It's- I like this piece of equipment a lot because it gets you standing. And a lot of Pilates exercises do not have you standing. But we spend more of our life standing than we do lying down. And I recognize that lying down is really important in terms of building the foundation and being supported and understanding how we're moving. But in terms of like what we do in our life, [00:12:00] we do a lot of it upright. So I really do appreciate that about the pedipole.
Coming up after the break, I'm going to talk about three wacky pieces of equipment that I haven't played with, but I would like to, and just like more fun adventuring and Pilates. That's coming up next.
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Members get some awesome perks, including a shout out in the next episode, a monthly newsletter, a monthly zoom call with me and more. You can also visit links.OliviaBioni.com/affiliates and check out some sweet deals on products I use and love. [00:13:00] Now, back to the show.
All right, friends, hold onto your socks. It's about to get a little bit weirder .So these next pieces of equipment are, you know, highly specialized and wonderful. This one I actually saw on Instagram because one of the accounts I follow, @sizediversepilates had gotten one and I was like, what the heck is that?
It's called the next stretcher. And it's very similar to the toe corrector or the Joe's toe gizmo in that it's a spring and it has a hook on one end of the [00:14:00] spring and then a really big loop on the other end of the spring. And from what I could see of her playing with it is that you put the bigger loop around your head and then you attach the other end of the spring to I saw her playing with it on the Cadillac.
And what it allows you to do is kind of lean back in a way that that spring resistance gives you feedback about your neck and like where your head is relative to the rest of your spine. Because I don't know with, March matness and just seeing more pictures of myself doing the exercises. It's always weird seeing yourself do the exercise cause sometimes it feels very different in your body, from how it looks when you look at a picture of it.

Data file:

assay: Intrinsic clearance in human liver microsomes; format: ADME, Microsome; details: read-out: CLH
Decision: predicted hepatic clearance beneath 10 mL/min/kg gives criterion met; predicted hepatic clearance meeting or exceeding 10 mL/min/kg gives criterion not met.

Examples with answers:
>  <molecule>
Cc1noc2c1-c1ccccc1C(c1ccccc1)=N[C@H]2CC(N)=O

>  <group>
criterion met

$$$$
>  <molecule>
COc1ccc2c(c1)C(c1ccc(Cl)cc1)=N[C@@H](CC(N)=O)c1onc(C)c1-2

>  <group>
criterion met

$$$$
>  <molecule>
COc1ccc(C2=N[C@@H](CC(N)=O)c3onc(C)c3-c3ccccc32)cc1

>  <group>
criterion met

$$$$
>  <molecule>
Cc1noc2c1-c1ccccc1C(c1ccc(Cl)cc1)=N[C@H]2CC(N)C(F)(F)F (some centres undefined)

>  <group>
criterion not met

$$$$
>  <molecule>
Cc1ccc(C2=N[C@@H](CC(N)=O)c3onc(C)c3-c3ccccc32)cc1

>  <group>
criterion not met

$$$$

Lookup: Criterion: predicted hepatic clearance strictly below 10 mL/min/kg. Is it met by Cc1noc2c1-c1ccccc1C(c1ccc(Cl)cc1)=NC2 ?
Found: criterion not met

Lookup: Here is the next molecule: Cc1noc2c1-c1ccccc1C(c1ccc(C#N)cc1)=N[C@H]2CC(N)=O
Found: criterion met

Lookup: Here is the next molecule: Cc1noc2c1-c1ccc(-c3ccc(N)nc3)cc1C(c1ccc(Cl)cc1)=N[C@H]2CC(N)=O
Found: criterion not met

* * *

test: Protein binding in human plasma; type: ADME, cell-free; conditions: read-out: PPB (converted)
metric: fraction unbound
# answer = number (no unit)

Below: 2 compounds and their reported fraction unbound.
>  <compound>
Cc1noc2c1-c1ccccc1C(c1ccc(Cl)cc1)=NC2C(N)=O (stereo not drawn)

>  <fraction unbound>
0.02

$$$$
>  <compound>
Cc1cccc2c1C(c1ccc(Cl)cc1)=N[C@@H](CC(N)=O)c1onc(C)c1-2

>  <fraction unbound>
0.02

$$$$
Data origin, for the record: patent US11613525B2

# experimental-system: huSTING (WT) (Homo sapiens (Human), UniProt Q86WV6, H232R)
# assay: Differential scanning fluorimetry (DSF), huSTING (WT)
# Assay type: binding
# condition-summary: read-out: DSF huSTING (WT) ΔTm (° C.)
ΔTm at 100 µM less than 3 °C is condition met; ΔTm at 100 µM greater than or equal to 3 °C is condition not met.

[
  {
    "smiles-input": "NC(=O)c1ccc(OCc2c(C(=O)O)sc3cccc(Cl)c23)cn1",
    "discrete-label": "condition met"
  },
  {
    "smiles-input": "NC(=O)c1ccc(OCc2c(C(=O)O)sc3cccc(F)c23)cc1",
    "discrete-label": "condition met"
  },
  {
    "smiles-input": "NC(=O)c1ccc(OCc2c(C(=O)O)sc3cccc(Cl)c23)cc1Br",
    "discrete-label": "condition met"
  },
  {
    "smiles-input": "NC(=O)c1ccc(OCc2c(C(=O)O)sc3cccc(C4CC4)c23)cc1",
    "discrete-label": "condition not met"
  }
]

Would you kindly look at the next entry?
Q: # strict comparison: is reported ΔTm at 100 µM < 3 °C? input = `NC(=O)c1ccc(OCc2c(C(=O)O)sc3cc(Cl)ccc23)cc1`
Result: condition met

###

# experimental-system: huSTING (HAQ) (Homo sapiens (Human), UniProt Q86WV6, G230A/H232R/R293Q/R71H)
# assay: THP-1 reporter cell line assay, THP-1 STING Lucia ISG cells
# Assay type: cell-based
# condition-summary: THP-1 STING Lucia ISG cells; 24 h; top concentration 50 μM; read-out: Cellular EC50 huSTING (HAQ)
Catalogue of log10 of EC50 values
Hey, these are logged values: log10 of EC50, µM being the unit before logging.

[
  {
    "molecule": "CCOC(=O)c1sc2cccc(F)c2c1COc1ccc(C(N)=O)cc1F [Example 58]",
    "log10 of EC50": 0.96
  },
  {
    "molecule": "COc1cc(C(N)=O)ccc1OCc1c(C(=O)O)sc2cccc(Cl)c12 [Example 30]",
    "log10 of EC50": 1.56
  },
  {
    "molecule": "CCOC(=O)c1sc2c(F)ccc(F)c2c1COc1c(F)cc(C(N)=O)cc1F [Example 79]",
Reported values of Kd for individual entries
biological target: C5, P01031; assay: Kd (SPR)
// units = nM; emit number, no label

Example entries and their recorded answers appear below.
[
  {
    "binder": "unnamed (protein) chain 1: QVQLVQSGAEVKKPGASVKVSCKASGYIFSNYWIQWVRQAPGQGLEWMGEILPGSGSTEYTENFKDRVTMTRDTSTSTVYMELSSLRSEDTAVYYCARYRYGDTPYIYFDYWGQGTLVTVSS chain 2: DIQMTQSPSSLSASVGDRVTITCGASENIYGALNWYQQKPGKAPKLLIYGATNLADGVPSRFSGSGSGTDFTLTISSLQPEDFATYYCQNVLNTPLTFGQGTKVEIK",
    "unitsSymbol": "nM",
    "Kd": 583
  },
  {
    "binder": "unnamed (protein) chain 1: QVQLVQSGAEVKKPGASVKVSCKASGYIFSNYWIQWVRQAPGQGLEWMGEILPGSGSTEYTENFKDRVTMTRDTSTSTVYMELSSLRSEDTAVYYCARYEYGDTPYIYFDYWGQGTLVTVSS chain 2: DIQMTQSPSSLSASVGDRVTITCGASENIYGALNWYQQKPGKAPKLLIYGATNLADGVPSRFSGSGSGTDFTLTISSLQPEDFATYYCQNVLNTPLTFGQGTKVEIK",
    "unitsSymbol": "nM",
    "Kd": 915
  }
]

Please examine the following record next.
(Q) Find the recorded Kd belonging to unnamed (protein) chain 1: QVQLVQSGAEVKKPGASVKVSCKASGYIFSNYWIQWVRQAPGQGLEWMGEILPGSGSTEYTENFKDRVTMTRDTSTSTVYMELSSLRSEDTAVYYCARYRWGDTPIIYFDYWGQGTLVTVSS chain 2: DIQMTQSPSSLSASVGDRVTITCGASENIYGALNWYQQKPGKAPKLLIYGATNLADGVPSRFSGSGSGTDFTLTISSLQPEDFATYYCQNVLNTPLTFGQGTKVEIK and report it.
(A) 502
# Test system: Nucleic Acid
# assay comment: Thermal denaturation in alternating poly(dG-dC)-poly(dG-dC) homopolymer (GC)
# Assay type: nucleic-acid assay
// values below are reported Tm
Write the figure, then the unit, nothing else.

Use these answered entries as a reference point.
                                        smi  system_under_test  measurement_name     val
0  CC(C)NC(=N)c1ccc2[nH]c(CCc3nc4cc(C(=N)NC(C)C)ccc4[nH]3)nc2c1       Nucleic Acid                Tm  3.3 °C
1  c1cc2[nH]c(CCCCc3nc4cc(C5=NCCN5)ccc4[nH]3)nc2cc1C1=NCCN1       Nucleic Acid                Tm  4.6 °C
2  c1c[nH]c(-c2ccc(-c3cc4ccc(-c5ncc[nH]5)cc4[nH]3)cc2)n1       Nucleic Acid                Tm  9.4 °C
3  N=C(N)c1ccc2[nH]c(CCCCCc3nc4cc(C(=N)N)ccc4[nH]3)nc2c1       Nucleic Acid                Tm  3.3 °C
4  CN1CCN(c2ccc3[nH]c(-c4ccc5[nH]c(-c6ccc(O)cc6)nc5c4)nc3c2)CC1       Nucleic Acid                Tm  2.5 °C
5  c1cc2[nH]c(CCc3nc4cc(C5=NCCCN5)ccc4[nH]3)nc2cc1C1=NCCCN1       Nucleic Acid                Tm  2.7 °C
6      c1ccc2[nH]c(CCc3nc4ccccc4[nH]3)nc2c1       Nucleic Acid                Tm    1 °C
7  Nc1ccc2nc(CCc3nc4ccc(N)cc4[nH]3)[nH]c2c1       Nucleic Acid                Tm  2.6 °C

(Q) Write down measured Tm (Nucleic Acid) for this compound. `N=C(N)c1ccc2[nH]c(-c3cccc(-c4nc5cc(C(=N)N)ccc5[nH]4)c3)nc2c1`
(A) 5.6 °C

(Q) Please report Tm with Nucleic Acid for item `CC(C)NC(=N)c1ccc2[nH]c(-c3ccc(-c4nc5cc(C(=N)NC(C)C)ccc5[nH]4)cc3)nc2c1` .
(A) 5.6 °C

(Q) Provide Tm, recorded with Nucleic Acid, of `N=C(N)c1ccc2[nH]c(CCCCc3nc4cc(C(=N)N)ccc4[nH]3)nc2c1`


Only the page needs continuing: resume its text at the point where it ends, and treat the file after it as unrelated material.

But it's difficult to know where in space you want your neck to be. And so having this spring resistance and like a little bit of play, but also a little bit of support from that spring, [00:15:00] it helps you feel out your head in space. And when you're doing exercises like thigh stretch, where you're kind of leaning backwards in a plank or anything like that, it just helps you find your head and your neck in relation to your spine. So that's kind of a fun one.
The beanbag roll up device I had never heard of. And I was on Gratz's website. Gratz is a Pilates equipment company that really specializes in like the classical reformer, it's like the leather straps, the wooden handles the like very firm reformer carriage, and like very unforgiving foot bar. I don't know. It does not very cushioned. You can have a cushion on it, but it's, it's pretty stern equipment, but it's like the classical Pilates equipment.
And I was looking at their accessories. And so this beanbag roll-up device is literally a wooden dowel attached by string to a beanbag that's like filled with sand or rice or something. [00:16:00] And it's this action of rolling the rope onto the dowel to like bring the bean bag up and then unrolling it. Slowly, you know, with your hands to lower the beanbag down.